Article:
War of the Rebellion: Serial 016 Page 0791 Chapter XXIV. EVACUATION OF WINCHESTER, VA.

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Answer. No, sir, I have not. I saw you that Sunday evening at Harper's Ferry, when you came out to assist me-very quick, active, energetic, and decisive. I can state, generally, that I have found General White a very vigilant, energetic officer. I never saw anything to produce the impression that he was nervous or easily alarmed. Like all energetic men, General White's manner is quick, and prompt, and decisive.

Question. I will ask you if you remember any conversation with me-I do not know that there was; I know that I had with several officers-I will ask you if you remember any conversation with me on the afternoon or evening of the day of the evacuation of Winchester, in which I suggested to you that I might receive orders that would enable me to remain until the next day.

Answer. You instructed me, with other officers, to prepare our commands for a move in the event of our receiving orders; that you might receive some advices that would render it unnecessary to move. I think that is you very language.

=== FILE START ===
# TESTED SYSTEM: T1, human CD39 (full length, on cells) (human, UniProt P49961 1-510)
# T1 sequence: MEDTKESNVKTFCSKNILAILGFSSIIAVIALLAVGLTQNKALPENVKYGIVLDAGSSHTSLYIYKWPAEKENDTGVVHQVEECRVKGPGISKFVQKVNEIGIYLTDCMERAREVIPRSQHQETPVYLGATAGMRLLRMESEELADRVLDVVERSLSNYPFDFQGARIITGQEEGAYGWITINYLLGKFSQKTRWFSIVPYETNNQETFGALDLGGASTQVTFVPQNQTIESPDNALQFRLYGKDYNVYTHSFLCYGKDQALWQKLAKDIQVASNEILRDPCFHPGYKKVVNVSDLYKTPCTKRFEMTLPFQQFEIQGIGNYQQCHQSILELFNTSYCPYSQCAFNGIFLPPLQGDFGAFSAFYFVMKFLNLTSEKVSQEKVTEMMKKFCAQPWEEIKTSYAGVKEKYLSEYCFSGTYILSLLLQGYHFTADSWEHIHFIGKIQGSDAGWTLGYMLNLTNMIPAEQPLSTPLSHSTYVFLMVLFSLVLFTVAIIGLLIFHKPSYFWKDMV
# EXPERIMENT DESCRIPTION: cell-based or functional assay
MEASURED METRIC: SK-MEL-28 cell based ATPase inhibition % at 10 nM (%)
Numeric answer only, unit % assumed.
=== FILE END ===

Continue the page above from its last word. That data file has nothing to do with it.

Question. That is, to move that night?

Answer. Yes, sir. I think your language was to prepare our command, according to your instructions, to be ready to move if we received orders; that you might receive advices or instructions that would render it unnecessary to move that night. At the same time you instructed me to have the forces at work upon the fortifications in my camp turned back to their work, as having been improperly dismissed from their work by Captain Powell, which I attended to immediately.

By the JUDGE-ADVOCATE:

Question. Have you any knowledge of any public property that was destroyed, its character or value?

Answer. No sir; I had no opportunity to know. I was engaged constantly, after I had returned from my short absence, upon a general court-martial, and my attention was so confined that I had no opportunity of knowing anything about that.

The further consideration of this case was postponed for the present.

* * * * * * *

The Commission subsequently adjourned to 11 a. m. to-morrow.

WASHINGTON, D. C., October 21, 1862.

The Commission met pursuant to adjournment.

* * * * * * *

The Commission then resumed the investigation in relation to the evacuation of Winchester by General White, and proceeded to the examination of witnesses.

Major A. W. CORLISS, called by General White, and sworn and examined as follows:

By General WHITE:

Question. Will you state your position in the military service?

Answer. At present?

Question. Yes, sir.

Answer. I am in command of the Second Regiment Rhode Island Cavalry, a new regiment, just raised.

Question. Were you at Winchester at the time of the evacuation of that place, and for some time previous?

Answer. I was.

Question. In what capacity?

Answer. I was there as major commanding a squadron of Rhode Island cavalry, three months' cavalry.